Somewhat in a tizzy over the early exits of D-Wade, Shaq, Dirk, Kobe, T-Mac, and uh, the Suns being down 1-0 (!), the Washington Post’s Michael Wilbon (above) predicts widespread apathy (“the postseason is on the verge of being turned over to LeBron James, who has never been past the second round, and Tim Duncan, who quite intentionally has the star-quality of an extra in a zombie movie.”) as the NBA playoffs progress.

The question is whether losing big stars while keeping good but relatively starless teams (Pistons, Jazz, Bulls, Warriors) is a complete disaster for the NBA or whether there’s something good about having the opportunity to introduce new teams and story lines in the postseason. In other words, will people watch the NBA playoffs without its most recognized stars?

The NBA should re-seed the playoff matchups after every round. The NFL does it. MLB does it. The NHL does it. The NBA tinkered with the postseason format after last season (when Dallas and San Antonio met, absurdly, in the second round), but still failed to get it right. If the NBA re-seeded, as it should, right now the league would have Bulls vs. Cavs and Pistons vs. Nets in the Eastern Conference . . . Suns vs. Warriors and Spurs vs. Jazz in the Western Conference.

Suns vs. Warriors would probably produce a 300-point game and it would be must-see TV. This isn’t hindsight, it’s easy to anticipate. That’s why the other leagues already re-seed. You want to avoid, at all costs, a rigid structure forcing the two best remaining teams in a conference to go against each other before it’s time. So now, the NBA has its best teams playing each other a round too early (which it could have avoided) and without big stars (which it could not).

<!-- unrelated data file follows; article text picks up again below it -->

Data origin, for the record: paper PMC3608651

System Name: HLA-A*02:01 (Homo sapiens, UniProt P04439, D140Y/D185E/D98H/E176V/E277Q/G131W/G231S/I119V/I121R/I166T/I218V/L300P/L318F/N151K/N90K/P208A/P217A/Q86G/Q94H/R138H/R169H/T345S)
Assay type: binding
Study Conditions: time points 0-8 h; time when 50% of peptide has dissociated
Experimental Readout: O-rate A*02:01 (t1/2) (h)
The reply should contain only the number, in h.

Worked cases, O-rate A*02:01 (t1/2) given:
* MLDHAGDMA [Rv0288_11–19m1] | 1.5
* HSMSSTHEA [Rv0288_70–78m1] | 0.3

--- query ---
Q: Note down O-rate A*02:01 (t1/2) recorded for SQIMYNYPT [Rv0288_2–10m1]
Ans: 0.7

The early returns from the second round suggest that we’re looking at an NBA Finals of recent champions Detroit vs. San Antonio, a rematch of 2005, a purist’s dream and a mass interest yawn.

I don’t know about you, but I’m pretty impressed at the job Colin Cowherd did ghostwriting the above column. But seriously, folks, after a 24 hour span in which no fewer than 3 ESPN chat shows made light of the WWL’s decision to televise the MLB entry draft, isn’t it amazing how the most shilltastic of networks employs so many guys who trash their broadcast partners?

If we were somehow graced with a Suns/Pistons final — hardly the craziest proposition — I suspect even the most casual of basketball fans would find something to chew on in such a clash of styles. If not the presence of such no names as Amare Stoudemire, Shawn Marion, Rasheed Wallace, etc.

As far as bandwagon jumping / signs of solidarity are concerned, I’ve heard of worse ideas. Like say, rooting for Tottenham. Or dressing like this.

Not for the first time or last time since Houston’s elimination, there’s a suggestion of sorts, that perhaps Tracy McGrady and Yao Ming didn’t have a sufficient supporting cast.